100

First off, I know that ~/ is the home directory. CDing to ~ or ~/ takes me to the home directory.

However, cd ~X takes me to a special place, where X seems to be anything.

In bash, if I hit "cd ~" and hit tab, it shows a bunch of possible ~X options like ~mail and ~postgres and ~ssh. Going to those folders and doing a pwd shows me that these folders are not in the home directory; they're all over the place.

They are not aliases. I've checked. They're not env. variables, or else they'd require a $.

What is setting these links, and where can I find where these are being set?

  • ~X simply returns the literal "~X" but ~ returns $HOME and ~+ returns $PWD - they are not special other than that they fetch shell variables. i.e. they do not store the values or execute a command to look them up. They are already defined. Have you tried ~- ? I can't think of a use for it, but again, it returns a shell variable $OLDPWD – SDsolar Jul 31 '17 at 2:00
67

It's a Bash feature called "tilde expansion". It's a function of the shell, not the OS. You'll get different behavior with csh, for example.

To answer your question about where the information comes from: your home directory comes from the variable $HOME (no matter what you store there), while other user's homes are retrieved real-time using getpwent(). This function is usually controlled by NSS; so by default values are pulled out of /etc/passwd, though it can be configured to retrieve the information using any source desired, such as NIS, LDAP or an SQL database.

Tilde expansion is more than home directory lookup. Here's a summary:

~              $HOME
~fred          (freds home dir)

~+             $PWD   (same effect as ./)
~-             $OLDPWD (your previous directory)
~1             `dirs +1`
~2             `dirs +2`
~-1            `dirs -1`

dirs and ~1, ~-1, etc., are used in conjunction with pushd and popd.

  • as a note fish doesn't support any of them except the plain tilde (~) – user4104817 Feb 18 '17 at 10:03
  • why they came up with ~+? seems rather useless. – cregox May 11 '17 at 9:06
  • 3
    ~+ is roughly the same as . However, to use something like ./file it has to go to the file system and figure out where . is located - it takes a few cycles. Using ~+ saves it the work by simply returning the contents of the shell variable $PWD which is already defined as you traverse the file system. – SDsolar Jul 31 '17 at 2:02
33

Those are the home directories of the users. Try cd ~(your username), for example.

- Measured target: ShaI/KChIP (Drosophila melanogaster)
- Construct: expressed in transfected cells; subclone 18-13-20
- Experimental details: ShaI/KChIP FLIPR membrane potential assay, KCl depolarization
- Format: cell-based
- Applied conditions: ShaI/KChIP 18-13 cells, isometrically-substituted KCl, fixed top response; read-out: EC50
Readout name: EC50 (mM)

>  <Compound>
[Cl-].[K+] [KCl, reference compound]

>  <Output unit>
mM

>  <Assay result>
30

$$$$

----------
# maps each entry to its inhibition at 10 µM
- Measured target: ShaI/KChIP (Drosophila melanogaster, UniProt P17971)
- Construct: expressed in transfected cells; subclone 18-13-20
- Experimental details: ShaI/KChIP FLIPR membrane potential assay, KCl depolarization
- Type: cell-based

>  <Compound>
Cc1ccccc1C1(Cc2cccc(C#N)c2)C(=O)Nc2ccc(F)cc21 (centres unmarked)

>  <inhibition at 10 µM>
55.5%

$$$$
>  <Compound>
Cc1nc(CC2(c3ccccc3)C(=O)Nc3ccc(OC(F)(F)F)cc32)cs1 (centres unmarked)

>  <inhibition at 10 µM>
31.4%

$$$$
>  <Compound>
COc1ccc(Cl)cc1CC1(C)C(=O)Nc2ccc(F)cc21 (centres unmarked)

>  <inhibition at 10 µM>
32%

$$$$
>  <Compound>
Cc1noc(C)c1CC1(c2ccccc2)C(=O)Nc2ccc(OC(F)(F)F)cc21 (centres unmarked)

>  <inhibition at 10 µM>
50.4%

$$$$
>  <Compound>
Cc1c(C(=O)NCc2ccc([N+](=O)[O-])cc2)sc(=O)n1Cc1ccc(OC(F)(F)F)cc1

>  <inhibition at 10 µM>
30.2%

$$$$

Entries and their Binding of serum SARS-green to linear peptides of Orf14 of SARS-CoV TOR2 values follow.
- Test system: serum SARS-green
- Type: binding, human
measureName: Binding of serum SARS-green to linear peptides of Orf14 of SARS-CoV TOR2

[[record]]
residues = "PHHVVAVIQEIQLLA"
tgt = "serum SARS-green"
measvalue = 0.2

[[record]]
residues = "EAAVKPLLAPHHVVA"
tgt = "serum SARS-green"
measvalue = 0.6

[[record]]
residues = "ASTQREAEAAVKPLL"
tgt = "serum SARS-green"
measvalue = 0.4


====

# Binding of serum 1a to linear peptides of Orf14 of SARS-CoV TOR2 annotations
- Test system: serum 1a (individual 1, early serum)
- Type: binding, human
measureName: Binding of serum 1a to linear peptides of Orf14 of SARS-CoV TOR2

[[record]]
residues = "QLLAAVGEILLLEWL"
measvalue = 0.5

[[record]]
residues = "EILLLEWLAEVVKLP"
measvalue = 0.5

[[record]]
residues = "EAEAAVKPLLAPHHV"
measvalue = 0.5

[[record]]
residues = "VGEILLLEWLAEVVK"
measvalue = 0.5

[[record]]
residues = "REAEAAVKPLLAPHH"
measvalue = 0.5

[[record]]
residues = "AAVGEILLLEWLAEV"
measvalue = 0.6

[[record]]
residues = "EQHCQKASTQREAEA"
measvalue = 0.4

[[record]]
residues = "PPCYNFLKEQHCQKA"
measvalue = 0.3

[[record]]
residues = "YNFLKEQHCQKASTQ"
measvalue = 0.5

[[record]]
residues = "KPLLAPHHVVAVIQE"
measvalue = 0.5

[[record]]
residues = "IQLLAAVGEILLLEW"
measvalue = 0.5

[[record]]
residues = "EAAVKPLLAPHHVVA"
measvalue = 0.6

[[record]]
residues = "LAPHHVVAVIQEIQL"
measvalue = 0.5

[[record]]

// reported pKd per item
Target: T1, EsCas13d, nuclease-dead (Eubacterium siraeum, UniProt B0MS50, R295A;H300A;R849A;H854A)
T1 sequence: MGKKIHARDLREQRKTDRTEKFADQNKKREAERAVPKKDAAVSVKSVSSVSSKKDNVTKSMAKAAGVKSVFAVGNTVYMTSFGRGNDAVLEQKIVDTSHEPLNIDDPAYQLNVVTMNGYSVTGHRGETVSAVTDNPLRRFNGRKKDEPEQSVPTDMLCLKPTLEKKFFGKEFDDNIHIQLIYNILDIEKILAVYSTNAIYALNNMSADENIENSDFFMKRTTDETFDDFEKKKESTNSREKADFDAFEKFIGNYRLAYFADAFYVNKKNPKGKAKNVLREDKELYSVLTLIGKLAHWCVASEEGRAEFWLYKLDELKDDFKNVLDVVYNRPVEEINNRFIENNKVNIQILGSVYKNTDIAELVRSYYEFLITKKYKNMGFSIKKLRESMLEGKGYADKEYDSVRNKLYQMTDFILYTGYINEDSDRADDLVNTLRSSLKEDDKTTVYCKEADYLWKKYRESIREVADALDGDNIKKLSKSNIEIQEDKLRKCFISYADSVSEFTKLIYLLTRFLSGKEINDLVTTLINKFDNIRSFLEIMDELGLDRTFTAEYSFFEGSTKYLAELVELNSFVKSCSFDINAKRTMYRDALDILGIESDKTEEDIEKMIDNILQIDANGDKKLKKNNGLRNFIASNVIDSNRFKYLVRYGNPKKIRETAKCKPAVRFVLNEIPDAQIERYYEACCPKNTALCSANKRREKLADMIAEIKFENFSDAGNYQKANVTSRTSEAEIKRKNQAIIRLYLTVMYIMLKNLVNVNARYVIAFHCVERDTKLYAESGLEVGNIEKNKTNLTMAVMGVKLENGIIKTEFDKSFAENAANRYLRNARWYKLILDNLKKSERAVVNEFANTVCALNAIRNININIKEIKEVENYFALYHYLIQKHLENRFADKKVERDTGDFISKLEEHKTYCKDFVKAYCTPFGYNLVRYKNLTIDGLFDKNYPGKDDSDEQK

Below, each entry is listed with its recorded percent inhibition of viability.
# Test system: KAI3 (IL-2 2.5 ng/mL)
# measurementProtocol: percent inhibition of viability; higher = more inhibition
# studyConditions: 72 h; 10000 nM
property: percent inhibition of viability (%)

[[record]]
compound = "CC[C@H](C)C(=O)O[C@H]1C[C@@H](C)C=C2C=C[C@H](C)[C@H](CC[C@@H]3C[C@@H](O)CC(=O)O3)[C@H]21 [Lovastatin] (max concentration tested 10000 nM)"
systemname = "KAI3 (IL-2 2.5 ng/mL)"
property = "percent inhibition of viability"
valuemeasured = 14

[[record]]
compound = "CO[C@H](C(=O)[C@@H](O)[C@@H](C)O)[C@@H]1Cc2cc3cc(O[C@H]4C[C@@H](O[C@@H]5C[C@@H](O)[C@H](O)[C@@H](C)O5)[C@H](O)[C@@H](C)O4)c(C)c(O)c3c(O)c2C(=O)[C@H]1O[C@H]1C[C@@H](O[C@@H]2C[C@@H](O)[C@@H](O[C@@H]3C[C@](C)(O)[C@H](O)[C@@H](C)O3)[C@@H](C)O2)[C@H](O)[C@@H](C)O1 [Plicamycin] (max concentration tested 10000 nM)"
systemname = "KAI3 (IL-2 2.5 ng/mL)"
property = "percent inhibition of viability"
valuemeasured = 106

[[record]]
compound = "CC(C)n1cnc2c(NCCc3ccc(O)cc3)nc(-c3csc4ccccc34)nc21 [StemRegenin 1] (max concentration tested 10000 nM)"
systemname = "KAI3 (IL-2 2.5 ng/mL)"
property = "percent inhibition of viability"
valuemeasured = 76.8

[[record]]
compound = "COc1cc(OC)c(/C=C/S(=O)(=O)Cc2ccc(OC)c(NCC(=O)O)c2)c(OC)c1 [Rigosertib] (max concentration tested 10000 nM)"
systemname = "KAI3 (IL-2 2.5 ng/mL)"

• 1
    They're not symlinks, service accounts don't have home directories under /home – Paul Betts Mar 5 '14 at 18:24
  • Best answer in my case. Also, in my particular case, it was the root directory/folder, not the home folder. – wlwl2 Dec 27 '17 at 9:22
16

Are they the home directories of users in /etc/passwd? Services like postgres, sendmail, apache, etc., create system users that have home directories just like normal users.

  • 2
    Indeed they are ~username is the home directory of the specified user – Steve Weet Jun 15 '09 at 22:02
13

those are users, check your /etc/passwd

cd ~username

takes you to that users home dir

  • FTW. Upvote. TNX for clearing that up. I wonder how many cycles and perhaps even a subshell are involved in that one. Just imagine if your system has 3K users, like at a small ISP. Yikes. – SDsolar Jul 31 '17 at 2:05
9

On my machine, because of the way I have things set up, doing:

cd ~             # /work1/jleffler
cd ~jleffler     # /u/jleffler

The first pays attention to the value of environment variable $HOME; I deliberately set my $HOME to a local file system instead of an NFS-mounted file system. The second reads from the password file (approximately; NIS complicates things a bit) and finds that the password file says my home directory is /u/jleffler and changes to that directory.

The annoying stuff is that most software behaves as above (and the POSIX specification for the shell requires this behaviour). I use some software (and I don't have much choice about using it) that treats the information from the password file as the current value of $HOME, which is wrong.

Applying this to the question - as others have pointed out, 'cd ~x' goes to the home directory of user 'x', and more generally, whenever tilde expansion is done, ~x means the home directory of user 'x' (and it is an error if user 'x' does not exist).


It might be worth mentioning that:

cd ~-       # Change to previous directory ($OLDPWD)
cd ~+       # Change to current directory ($PWD)

I can't immediately find a use for '~+', unless you do some weird stuff with moving symlinks in the path leading to the current directory.

You can also do:

cd -

That means the same as ~-.

  • 1
    About cd ~+: you could potentially use it to check if a directory you're currently in still exists - even if it is a pretty unorthodox way of doing so. – professorsloth Mar 20 '13 at 8:52
5

Tilde expansion in Bash:

http://bash-hackers.org/wiki/doku.php/syntax/expansion/tilde

1

If you're using autofs then the expansion might actually be coming from /etc/auto.home (or similar for your distro). For example, my /etc/auto.master looks like:

/home2 auto.home --timeout 60

and /etc/auto.home looks like:

mgalgs -rw,noquota,intr space:/space/mgalgs
0

It's possible you're seeing OpenDirectory/ActiveDirectory/LDAP users "automounted" into your home directory.

In *nix, ~ will resolve to your home directory. Likewise ~X will resolve to 'user X'.

Similar to automount for directories, OpenDirectory/ActiveDirectory/LDAP is used in larger/corporate environments to automount user directories. These users may be actual people or they can be machine accounts created to provide various features.

If you type ~Tab you'll see a list of the users on your machine.

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